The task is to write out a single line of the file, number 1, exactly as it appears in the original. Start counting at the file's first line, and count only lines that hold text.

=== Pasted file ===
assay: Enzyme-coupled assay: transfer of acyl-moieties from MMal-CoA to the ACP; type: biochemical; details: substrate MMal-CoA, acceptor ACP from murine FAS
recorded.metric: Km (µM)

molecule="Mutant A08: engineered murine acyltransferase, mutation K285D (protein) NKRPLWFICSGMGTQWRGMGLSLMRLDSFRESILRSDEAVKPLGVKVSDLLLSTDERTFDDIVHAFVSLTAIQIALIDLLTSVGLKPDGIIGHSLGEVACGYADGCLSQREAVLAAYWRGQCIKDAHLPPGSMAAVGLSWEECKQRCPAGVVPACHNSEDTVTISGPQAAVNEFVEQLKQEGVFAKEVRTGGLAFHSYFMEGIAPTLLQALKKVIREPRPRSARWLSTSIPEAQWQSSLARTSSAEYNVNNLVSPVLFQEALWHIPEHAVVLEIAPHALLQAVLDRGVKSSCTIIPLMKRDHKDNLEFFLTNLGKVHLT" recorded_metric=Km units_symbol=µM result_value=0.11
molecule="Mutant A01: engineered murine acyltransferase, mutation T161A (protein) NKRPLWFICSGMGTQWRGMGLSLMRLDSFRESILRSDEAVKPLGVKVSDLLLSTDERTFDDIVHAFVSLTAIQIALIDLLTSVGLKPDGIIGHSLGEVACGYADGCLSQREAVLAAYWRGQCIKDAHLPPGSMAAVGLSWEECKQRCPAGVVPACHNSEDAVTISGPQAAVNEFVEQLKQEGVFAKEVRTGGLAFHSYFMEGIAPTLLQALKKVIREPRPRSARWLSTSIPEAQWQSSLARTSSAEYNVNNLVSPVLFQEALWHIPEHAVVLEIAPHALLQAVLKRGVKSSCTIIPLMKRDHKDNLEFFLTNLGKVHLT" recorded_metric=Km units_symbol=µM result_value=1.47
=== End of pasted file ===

assay: Enzyme-coupled assay: transfer of acyl-moieties from MMal-CoA to the ACP; type: biochemical; details: substrate MMal-CoA, acceptor ACP from murine FAS